Insulating with Newspapers?

Insulating with Newspapers?

We are in the final stages of a multifamily project where our customer was rightly concerned about sound transmission, unit to unit. They asked that we investigate the use of Cellulose in the walls and floor/ceiling assemblies to reduce sound transmission, and for insulation. Cellulose isn’t exactly the new kid on the block. In fact, while researching, we determined that Thomas Jefferson’s Monticello was insulated with some form of Cellulose.

The Cellulose that we used was about 85% recycled paper with an R value similar to fiberglass batts or open cell form insulation. Beyond this, it also carried a Class 1 fire rating due to the incorporation of borates and ammonium sulfate, fire retardants in the product.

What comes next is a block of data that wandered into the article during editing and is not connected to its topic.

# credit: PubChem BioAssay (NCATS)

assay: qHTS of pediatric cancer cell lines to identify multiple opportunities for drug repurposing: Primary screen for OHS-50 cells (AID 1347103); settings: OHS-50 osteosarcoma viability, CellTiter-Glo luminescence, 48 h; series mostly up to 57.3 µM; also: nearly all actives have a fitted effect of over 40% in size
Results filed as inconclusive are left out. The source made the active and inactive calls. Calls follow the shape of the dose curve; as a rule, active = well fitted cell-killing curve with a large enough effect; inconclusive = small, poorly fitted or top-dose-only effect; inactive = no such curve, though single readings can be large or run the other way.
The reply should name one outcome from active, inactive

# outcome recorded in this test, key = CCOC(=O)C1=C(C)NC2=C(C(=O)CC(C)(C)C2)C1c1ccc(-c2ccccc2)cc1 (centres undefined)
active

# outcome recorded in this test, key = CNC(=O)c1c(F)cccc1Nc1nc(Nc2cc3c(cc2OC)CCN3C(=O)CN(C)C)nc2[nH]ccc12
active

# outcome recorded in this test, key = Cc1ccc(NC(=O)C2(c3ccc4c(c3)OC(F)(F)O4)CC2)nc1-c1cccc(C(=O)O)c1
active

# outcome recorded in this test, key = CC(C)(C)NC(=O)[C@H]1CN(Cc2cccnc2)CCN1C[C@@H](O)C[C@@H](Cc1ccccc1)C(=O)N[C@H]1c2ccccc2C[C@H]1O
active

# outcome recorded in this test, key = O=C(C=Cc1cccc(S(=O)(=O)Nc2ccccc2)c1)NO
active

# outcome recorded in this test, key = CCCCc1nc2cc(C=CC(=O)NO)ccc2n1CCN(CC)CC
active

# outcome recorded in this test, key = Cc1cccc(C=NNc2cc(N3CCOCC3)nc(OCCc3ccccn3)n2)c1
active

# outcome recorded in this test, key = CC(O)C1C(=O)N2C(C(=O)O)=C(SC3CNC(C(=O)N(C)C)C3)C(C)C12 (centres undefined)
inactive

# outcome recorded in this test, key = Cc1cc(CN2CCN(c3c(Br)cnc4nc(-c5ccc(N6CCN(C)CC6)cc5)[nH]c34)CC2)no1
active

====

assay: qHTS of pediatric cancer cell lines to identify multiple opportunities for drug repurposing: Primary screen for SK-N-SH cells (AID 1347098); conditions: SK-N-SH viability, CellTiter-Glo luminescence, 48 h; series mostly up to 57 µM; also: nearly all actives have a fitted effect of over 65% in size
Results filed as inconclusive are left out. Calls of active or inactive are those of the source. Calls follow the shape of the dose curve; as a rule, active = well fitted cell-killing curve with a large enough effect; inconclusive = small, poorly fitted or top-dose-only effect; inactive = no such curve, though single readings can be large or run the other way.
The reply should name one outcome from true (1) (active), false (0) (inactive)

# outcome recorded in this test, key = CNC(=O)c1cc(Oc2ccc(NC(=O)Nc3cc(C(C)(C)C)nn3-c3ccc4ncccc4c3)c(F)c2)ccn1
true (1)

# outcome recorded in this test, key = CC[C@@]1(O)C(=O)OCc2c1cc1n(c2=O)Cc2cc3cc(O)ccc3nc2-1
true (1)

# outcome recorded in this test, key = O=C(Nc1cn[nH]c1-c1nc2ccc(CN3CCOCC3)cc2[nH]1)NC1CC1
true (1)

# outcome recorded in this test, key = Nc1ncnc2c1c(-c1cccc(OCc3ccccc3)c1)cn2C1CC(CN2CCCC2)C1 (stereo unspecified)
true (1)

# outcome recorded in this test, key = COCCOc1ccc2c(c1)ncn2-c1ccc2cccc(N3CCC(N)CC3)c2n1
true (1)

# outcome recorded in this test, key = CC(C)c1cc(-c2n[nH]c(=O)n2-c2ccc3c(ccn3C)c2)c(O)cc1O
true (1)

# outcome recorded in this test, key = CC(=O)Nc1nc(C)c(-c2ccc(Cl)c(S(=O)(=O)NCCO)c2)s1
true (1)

While we used the Cellulose in all walls and floor/ceiling assemblies, one has to remember that it is about 3x more dense than products of similar R value, and thus the weight had to be taken into account during structural design. Beyond the weight challenges, the good news is that, because of the massing, the cellulose it also has a tendency to reduce the lateral movement of the sheetrock.

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Comments

  1. Great article. I have heard about cellulose used in a similar manner, but using newspapers is an even better idea. It should be much cheaper and much easier to find. I am most fascinated that they can stop drywall movement.

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